1. Yes, because Branstad was a culture warrior. Nice revisionist history there.

    2. It would be virtually impossible to keep your religion from being known if you practice that religion in any way. Your comment clearly illustrates the problem, it has become a crime in the eyes of the liberals and Democrats to be a Christian or a Republican. That fact alone is seen as making you a discriminating racist even if you have never done anything to discriminate against anyone in your professional life. The mere fact that your private morals do not allow you to support gay marriage makes you automatically guilty of discriminating against gays. They have made it a crime to be a practicing Catholic in this country. And just for the record, I am not a Catholic and am in fact what could be best described as a secular Jew. I view my Jewish heritage more from a cultural perspective than a religious one and have not been to any religious services besides weddings and funerals in decades.

      There was no evidence presented in this case that the former governor made any personnel decisions based on the race, religion, sexual orientation, or ethnic origin of anyone working for him or the state. There was no evidence presented of his ever making any disparaging remarks to any employee at any time. He was basically found guilty by association because the state Republican party is seen as discriminatory based on policy positions of the party and because the Christian faiths are all seen as being anti-gay because their religious moral beliefs see being gay as inconsistent with their faith. It should be noted that while Christian faiths do not accept being gay and being morally acceptable, the church has routinely opened its doors to anyone in need regardless of their sexual orientation and has never turned anyone away from a shelter, soup kitchen, food bank, etc. because of their sexual orientation. This clearly illustrates that it is possible to have deeply held moral beliefs and yet not discriminate against anyone. This was clearly the case with the former governor, but is something that got lost in the hateful rhetoric of the liberals and Democrats, They are, unfortunately, not capable of maintaining this same separation between moral views and public actions.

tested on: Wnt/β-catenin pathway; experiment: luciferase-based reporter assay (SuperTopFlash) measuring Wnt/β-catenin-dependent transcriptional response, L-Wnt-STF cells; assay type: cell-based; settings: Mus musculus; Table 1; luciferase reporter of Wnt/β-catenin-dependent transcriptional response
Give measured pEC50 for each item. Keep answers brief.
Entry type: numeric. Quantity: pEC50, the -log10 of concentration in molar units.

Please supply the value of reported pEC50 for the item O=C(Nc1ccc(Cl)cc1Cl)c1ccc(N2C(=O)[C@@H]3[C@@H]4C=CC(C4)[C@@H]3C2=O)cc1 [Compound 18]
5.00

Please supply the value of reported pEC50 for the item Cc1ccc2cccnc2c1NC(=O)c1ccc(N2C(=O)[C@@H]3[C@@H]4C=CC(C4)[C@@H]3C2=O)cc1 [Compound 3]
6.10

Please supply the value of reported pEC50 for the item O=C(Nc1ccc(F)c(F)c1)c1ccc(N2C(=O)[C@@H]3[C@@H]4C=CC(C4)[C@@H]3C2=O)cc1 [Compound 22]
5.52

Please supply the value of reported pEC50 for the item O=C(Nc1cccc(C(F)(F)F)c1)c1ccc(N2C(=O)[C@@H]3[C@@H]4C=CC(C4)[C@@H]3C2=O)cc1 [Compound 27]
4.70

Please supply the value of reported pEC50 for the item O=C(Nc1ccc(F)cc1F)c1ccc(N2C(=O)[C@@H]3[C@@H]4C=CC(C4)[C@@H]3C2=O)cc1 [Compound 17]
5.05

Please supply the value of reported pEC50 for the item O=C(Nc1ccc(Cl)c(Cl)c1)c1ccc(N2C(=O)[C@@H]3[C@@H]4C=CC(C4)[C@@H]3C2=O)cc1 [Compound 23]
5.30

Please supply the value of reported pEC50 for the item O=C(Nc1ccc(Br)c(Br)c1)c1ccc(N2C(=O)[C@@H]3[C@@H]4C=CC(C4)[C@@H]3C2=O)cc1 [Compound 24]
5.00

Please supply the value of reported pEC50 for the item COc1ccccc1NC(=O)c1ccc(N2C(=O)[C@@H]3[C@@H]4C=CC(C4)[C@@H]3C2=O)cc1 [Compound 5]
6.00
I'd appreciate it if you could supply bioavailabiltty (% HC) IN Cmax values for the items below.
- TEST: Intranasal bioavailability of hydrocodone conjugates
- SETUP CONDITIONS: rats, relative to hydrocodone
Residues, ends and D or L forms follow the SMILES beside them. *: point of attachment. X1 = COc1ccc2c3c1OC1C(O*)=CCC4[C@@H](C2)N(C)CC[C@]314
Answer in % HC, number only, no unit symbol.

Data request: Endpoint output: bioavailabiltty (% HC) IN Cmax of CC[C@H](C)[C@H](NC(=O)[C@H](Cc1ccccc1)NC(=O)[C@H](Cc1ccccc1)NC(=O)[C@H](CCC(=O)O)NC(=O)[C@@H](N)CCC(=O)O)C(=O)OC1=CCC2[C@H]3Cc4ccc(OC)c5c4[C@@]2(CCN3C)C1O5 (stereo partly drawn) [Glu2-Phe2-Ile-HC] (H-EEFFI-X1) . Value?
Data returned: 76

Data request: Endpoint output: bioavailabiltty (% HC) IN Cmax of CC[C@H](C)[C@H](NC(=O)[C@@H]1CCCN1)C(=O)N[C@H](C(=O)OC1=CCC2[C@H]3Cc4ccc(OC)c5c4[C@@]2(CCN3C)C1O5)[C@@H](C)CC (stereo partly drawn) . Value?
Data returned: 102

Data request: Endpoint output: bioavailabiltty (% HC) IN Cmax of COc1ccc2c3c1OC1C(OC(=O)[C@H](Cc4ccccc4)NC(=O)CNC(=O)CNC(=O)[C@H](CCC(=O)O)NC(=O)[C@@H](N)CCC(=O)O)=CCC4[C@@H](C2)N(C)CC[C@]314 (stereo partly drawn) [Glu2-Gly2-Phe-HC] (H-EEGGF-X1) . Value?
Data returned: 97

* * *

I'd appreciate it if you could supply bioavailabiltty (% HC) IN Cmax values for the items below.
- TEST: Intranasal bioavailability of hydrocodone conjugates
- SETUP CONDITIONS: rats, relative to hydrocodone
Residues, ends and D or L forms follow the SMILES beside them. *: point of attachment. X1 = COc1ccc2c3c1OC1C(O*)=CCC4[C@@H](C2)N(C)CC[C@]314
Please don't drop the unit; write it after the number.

Comments are closed.

You May Also Like

Iowa GOP to Send Care Packages to Iowa Soldiers

DES MOINES – Iowa GOP Chairman Matt Strawn today announced the Party’s…

Narrowing the Digital Divide in Rural America

Chuck Grassley: All Americans ought to be able to share in the opportunity that advanced telecommunications and mobile technology can bring.

ShePAC Endorses Joni Ernst in Iowa’s U.S. Senate Race

The influential conservative women’s organization ShePAC made their first endorsement in 2014, endorsing Joni Ernst in Iowa’s U.S. Senate race.

Iowa Caucus: Decision Day Is Here

At 7:00p tonight, Iowans voting in the Republican Caucus will go to…